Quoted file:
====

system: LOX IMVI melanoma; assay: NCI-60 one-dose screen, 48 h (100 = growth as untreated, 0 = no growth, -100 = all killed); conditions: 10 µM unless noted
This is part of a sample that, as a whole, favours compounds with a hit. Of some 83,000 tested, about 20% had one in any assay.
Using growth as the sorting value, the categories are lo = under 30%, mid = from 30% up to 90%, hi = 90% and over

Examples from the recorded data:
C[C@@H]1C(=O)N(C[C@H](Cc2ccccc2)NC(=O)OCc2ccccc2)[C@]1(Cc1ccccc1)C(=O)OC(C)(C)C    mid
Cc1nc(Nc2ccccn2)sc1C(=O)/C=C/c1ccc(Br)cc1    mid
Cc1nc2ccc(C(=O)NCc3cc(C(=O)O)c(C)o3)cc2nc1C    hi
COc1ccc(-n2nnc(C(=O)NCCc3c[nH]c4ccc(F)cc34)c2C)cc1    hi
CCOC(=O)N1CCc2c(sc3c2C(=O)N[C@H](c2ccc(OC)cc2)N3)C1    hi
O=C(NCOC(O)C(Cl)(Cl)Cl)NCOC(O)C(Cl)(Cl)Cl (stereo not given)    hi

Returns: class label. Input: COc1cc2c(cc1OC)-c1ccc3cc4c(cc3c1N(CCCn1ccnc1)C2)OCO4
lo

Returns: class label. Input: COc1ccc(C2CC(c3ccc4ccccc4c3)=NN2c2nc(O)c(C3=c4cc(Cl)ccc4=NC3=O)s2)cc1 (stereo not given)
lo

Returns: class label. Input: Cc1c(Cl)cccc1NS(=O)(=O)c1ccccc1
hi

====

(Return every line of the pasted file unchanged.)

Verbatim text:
system: LOX IMVI melanoma; assay: NCI-60 one-dose screen, 48 h (100 = growth as untreated, 0 = no growth, -100 = all killed); conditions: 10 µM unless noted
This is part of a sample that, as a whole, favours compounds with a hit. Of some 83,000 tested, about 20% had one in any assay.
Using growth as the sorting value, the categories are lo = under 30%, mid = from 30% up to 90%, hi = 90% and over

Examples from the recorded data:
C[C@@H]1C(=O)N(C[C@H](Cc2ccccc2)NC(=O)OCc2ccccc2)[C@]1(Cc1ccccc1)C(=O)OC(C)(C)C    mid
Cc1nc(Nc2ccccn2)sc1C(=O)/C=C/c1ccc(Br)cc1    mid
Cc1nc2ccc(C(=O)NCc3cc(C(=O)O)c(C)o3)cc2nc1C    hi
COc1ccc(-n2nnc(C(=O)NCCc3c[nH]c4ccc(F)cc34)c2C)cc1    hi
CCOC(=O)N1CCc2c(sc3c2C(=O)N[C@H](c2ccc(OC)cc2)N3)C1    hi
O=C(NCOC(O)C(Cl)(Cl)Cl)NCOC(O)C(Cl)(Cl)Cl (stereo not given)    hi

Returns: class label. Input: COc1cc2c(cc1OC)-c1ccc3cc4c(cc3c1N(CCCn1ccnc1)C2)OCO4
lo

Returns: class label. Input: COc1ccc(C2CC(c3ccc4ccccc4c3)=NN2c2nc(O)c(C3=c4cc(Cl)ccc4=NC3=O)s2)cc1 (stereo not given)
lo

Returns: class label. Input: Cc1c(Cl)cccc1NS(=O)(=O)c1ccccc1
hi